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How to apply for a CVA

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If your company is struggling to pay its debts as they fall due, it may be time to start looking at ways to tackle the issue. Many company owners struggle to understand when it’s the best time to get help. A Company Voluntary Arrangement (CVA) may be an appropriate procedure to help your company manage its repayments whilst providing legal protection.

Understanding if your company is insolvent or at risk of being so, will allow you to understand what options are available to you. Our licensed Insolvency Practitioners (IP) specialise in business turnaround, can help you identify if your company is insolvent and recommend appropriate action to help achieve your desired outcome.

More information on a CVA and what it can be used for

The CVA application process

If you believe your company is insolvent or at risk of becoming insolvent, you should get professional advice as soon as possible. It’s important you don’t trade whilst insolvent, and if you believe the company still has a future and can prove it, you should contact an IP to apply for a CVA. The sooner you take action; the more options will be open to rescue the company.

You can only apply for a CVA if the company is insolvent, or insolvency is imminent.

Before committing to the arrangement, you should be aware of the advantages and implications which the process carries. Applying for a CVA has a number of stages and requirements, and will need input from directors and creditors before being actioned.

Advantages and disadvantages of a Company Voluntary Arrangement

Advice and assessment

After you’ve spoken with an IP at Wilson Field, and decided that a CVA would be more beneficial or suitable for your company than voluntary liquidation, or administration, the application process can begin in earnest.

CVA advice is free and with no upfront fees. If you choose to proceed, the IP takes their fee from your monthly repayments.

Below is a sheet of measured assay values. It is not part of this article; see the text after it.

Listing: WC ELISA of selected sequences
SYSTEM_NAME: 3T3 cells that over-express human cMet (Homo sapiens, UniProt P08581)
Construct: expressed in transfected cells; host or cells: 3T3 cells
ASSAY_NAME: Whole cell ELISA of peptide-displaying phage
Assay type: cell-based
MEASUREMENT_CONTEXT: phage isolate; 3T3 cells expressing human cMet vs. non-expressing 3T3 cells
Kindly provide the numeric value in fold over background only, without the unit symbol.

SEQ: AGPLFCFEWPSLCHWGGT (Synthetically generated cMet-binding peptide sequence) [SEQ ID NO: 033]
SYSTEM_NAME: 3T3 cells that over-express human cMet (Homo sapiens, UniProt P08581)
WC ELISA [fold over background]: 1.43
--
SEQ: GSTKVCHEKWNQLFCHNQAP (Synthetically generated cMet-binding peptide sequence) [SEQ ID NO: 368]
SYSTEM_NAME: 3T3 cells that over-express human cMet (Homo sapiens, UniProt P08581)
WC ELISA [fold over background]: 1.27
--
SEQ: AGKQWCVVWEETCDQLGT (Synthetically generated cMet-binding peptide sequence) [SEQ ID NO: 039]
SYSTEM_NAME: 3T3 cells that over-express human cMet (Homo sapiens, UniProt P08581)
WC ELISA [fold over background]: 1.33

Before deciding whether a CVA would be the best course of action, the IP will need several documents and records from your company. These can include the following:

  • Cash flow forecasts
  • Proof of the amount of debt with suppliers
  • Details of the company’s standing with HMRC
  • The total amount of debt owed

These documents and records will be used to assess your company’s position and whether a CVA will be suitable. Because CVAs are proposed on an individual basis, what works best for one company won’t necessarily work best for another.

Cash flow, in particular, is an important aspect when deciding whether a CVA is appropriate. Before a CVA is approved, the company must prove to the IP that there will be enough capital to keep up the repayments.

Contact the creditors

After you apply for a CVA and the proposal has been finalised, you’ll need to contact all the company’s secured creditors. These are lenders or suppliers with fixed or floating charges over business assets, such as banks, money lenders and invoice factoring companies. You should also contact those with fixed charges over company assets, such as premises, vehicles, machinery and equipment. It is important to gain the support of the secured creditors, who are not affected by the CVA.

At this point, the proposal will be lodged at a court and distributed to all unsecured creditors; these include your contractors, suppliers, customers and HMRC. A creditors meeting will also be called, at which the creditors will vote on whether or not to accept the proposal.